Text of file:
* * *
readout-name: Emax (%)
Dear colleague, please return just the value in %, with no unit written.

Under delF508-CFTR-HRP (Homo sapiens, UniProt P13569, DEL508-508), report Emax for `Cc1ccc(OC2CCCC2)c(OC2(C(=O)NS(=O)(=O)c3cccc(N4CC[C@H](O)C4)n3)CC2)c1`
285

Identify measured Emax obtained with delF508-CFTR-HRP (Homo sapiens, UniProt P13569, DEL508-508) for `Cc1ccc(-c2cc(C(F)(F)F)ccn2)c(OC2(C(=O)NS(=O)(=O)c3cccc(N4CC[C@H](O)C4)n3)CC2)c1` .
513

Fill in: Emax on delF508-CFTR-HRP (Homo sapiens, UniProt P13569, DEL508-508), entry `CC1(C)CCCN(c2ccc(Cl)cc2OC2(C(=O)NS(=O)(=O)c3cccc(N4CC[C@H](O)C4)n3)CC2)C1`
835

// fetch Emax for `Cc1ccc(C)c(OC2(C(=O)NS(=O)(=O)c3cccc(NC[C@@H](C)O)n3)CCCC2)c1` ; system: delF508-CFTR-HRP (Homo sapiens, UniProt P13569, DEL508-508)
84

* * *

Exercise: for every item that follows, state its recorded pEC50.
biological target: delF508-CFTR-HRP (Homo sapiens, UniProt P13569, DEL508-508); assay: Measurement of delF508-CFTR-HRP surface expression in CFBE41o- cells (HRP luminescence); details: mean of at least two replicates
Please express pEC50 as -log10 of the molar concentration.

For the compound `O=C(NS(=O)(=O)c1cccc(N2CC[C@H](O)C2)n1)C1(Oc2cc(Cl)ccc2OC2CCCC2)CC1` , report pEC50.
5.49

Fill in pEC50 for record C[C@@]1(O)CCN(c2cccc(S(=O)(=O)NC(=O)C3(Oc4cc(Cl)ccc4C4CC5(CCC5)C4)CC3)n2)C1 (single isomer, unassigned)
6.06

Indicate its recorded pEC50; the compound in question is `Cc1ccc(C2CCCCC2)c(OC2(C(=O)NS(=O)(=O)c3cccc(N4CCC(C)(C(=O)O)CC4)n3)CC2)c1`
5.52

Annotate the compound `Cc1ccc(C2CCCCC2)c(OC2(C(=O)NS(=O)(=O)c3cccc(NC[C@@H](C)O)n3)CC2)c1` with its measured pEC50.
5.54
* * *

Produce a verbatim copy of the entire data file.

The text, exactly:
readout-name: Emax (%)
Dear colleague, please return just the value in %, with no unit written.

Under delF508-CFTR-HRP (Homo sapiens, UniProt P13569, DEL508-508), report Emax for `Cc1ccc(OC2CCCC2)c(OC2(C(=O)NS(=O)(=O)c3cccc(N4CC[C@H](O)C4)n3)CC2)c1`
285

Identify measured Emax obtained with delF508-CFTR-HRP (Homo sapiens, UniProt P13569, DEL508-508) for `Cc1ccc(-c2cc(C(F)(F)F)ccn2)c(OC2(C(=O)NS(=O)(=O)c3cccc(N4CC[C@H](O)C4)n3)CC2)c1` .
513

Fill in: Emax on delF508-CFTR-HRP (Homo sapiens, UniProt P13569, DEL508-508), entry `CC1(C)CCCN(c2ccc(Cl)cc2OC2(C(=O)NS(=O)(=O)c3cccc(N4CC[C@H](O)C4)n3)CC2)C1`
835

// fetch Emax for `Cc1ccc(C)c(OC2(C(=O)NS(=O)(=O)c3cccc(NC[C@@H](C)O)n3)CCCC2)c1` ; system: delF508-CFTR-HRP (Homo sapiens, UniProt P13569, DEL508-508)
84

* * *

Exercise: for every item that follows, state its recorded pEC50.
biological target: delF508-CFTR-HRP (Homo sapiens, UniProt P13569, DEL508-508); assay: Measurement of delF508-CFTR-HRP surface expression in CFBE41o- cells (HRP luminescence); details: mean of at least two replicates
Please express pEC50 as -log10 of the molar concentration.

For the compound `O=C(NS(=O)(=O)c1cccc(N2CC[C@H](O)C2)n1)C1(Oc2cc(Cl)ccc2OC2CCCC2)CC1` , report pEC50.
5.49

Fill in pEC50 for record C[C@@]1(O)CCN(c2cccc(S(=O)(=O)NC(=O)C3(Oc4cc(Cl)ccc4C4CC5(CCC5)C4)CC3)n2)C1 (single isomer, unassigned)
6.06

Indicate its recorded pEC50; the compound in question is `Cc1ccc(C2CCCCC2)c(OC2(C(=O)NS(=O)(=O)c3cccc(N4CCC(C)(C(=O)O)CC4)n3)CC2)c1`
5.52

Annotate the compound `Cc1ccc(C2CCCCC2)c(OC2(C(=O)NS(=O)(=O)c3cccc(NC[C@@H](C)O)n3)CC2)c1` with its measured pEC50.
5.54